Home Blog Best Practices for Positive and Negative Review Responses

Reputation Management

Across Google My Business, Facebook, Yelp, and other vertical-specific review platforms, positive and negative review responses are a key factor in searchers’ decision-making process. Review signals are also a top factor when determining search ranking. Additionally, 90% of consumers go online to find local businesses, and 82% read online reviews as part of their search. 

While reviews help local searchers understand the experiences others are having at any given location, how the company responds tells prospective customers whether the brand is engaged and tuned in to customer needs in this online extension of the customer service channel. The vast majority of consumers—97%—read company responses to reviews, too, and 71% said they are more likely to use a business that responds to its local reviews.

Managing local reviews response at scale is challenging and requires a thoughtful, documented strategy to ensure consistency across multiple locations. Monitoring the local landscape for reviews and curating all opportunities to respond within a single dashboard is an important first step. From there, incorporate these best practices for positive and negative review responses into your brand’s strategy. 

Best Practices for Responding to Positive Reviews 

Customers are more likely to share their best experiences online. A BrightLocal survey found that 60% of consumers say they’ve written a positive review, while just 25% have written negative ones. Positive reviews are a great source of business intelligence you can use to inform operations and customer service, and they’re a great opportunity to engage customers to build loyalty.

When responding to positive online reviews:

“Anything that’s coming from the local side of reviews is actually managed by our local franchisees and their team. Any reviews that happen with us corporately (because we do have a few company-owned stores) that get handled internally with our own teams. And so we really kind of push everything down locally to local teams. We use platforms like Rio to help with managing the conversation and the authentic voice behind it. 

Positive review example

One particular function is using a template for responses–it shows examples of what to say when it comes to responses, but then they also have the ability to add in their own voice and make any updates.”

“I think reviews and listing management are some of the primary ways that we can impact the patient experiences as they come in contact with our organizations. I would make sure that the information online is correct and that you own those listings and control them or monitor them and, and take this seriously in that you have someone dedicated to keeping up and making sure this is correct, and that we’re responding to people online in a timely fashion. It goes outside of just reviews.”

Best Practices for Negative Review Response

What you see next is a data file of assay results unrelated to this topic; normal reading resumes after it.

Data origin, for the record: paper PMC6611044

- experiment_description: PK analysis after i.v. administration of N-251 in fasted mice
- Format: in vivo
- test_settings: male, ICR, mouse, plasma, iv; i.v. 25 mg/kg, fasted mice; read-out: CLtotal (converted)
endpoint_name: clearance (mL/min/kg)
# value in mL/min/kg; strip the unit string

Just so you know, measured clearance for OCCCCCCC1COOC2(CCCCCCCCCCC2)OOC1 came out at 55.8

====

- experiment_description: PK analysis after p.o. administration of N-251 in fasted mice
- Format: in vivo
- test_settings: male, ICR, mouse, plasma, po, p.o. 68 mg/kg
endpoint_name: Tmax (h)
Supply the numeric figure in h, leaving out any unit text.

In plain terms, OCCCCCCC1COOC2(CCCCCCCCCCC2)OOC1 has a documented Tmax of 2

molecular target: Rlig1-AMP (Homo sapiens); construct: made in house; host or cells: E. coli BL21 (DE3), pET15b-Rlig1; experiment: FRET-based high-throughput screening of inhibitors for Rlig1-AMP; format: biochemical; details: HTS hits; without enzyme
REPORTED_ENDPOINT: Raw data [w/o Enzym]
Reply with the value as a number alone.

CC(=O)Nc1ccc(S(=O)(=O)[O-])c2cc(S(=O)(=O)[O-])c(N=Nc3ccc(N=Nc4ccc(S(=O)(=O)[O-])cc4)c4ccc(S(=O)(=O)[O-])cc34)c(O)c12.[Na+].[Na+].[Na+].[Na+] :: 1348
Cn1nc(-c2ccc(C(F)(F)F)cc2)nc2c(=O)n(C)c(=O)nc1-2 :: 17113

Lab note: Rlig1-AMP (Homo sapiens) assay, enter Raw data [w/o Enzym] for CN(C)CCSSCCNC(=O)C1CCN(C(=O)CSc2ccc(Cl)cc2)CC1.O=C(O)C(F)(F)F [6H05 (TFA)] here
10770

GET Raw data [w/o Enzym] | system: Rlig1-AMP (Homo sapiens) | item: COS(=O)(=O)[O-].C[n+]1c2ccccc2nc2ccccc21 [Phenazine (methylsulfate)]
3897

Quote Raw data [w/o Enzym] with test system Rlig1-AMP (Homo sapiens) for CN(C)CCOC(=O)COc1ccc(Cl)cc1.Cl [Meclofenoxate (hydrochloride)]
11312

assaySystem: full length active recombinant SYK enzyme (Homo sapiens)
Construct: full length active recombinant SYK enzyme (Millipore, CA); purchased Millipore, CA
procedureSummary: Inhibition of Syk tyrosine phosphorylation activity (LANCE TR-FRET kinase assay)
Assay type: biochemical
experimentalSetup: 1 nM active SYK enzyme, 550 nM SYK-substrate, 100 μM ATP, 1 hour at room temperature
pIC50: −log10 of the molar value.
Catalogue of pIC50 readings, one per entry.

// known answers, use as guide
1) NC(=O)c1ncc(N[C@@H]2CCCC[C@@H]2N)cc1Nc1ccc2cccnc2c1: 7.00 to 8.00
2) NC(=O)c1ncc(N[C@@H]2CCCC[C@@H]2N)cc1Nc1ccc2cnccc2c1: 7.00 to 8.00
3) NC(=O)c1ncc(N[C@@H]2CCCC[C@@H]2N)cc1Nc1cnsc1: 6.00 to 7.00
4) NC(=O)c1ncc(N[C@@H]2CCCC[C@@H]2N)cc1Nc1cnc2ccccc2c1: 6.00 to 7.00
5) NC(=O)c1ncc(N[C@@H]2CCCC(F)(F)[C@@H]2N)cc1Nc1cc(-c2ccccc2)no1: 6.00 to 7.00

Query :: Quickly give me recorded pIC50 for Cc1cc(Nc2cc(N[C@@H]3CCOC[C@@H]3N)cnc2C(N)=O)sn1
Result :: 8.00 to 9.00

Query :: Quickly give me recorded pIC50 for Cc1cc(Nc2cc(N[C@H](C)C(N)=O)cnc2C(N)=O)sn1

Don’t take negative reviews personally. Each one is an opportunity to gather business intelligence to help improve operations, and can even win back a potentially lost customer. 

When responding to negative online reviews:

  • Map out your triage and escalation strategy. Understand who owns review responses in your organization; in retail, this could be customer service or marketing, or in a healthcare organization it could be the patient experience team. Have a documented process for removing any identifying personal information, and escalating complaints to internal teams, etc. Make sure your team members are well versed in using language to deescalate, engage, and encourage further communication. You’ll find some helpful examples in this blog post.

Local Reviews Example

  • Never be confrontational, emotional, or vindictive. Consider how future customers, patients, or clients will perceive your response. Can you help prevent misunderstandings in future? As Aaron Clifford of Binary Fountain explains

“There are times some complaints and issues come through that aren’t necessarily related to the care that was provided to the patient, but it might be something around the online portal or an issue with the website or ancillary parking. It’s okay to go into a little bit more detail on that because other people may have the same complaint and you’re able to hedge off additional comments about it If you give a complete answer. 

There are some responses that you can go a little bit more in-depth, but never to where you’re addressing the patient or getting anywhere near HIPPA or PHI.”

  • Be open and forthcoming with customers about their frustrations. Where the negative review involves policy that will not be changed, explain the rationale so other readers understand. For example, you may receive complaints about physical distancing requirements or masks. In that case, it is appropriate to explain the way: that customer safety is your top priority. 

Make sure that your review response strategy and training are industry-specific and take into consideration the unique nuance of public communications in your vertical. In finance, for example, trust is a critical issue and it is important that review responses are open and forthcoming without revealing any private financial information. And in healthcare, HIPAA compliance is a responsibility and an ongoing concern. Understanding the needs of your industry—and your audience—will guide more authentic, successful review responses.

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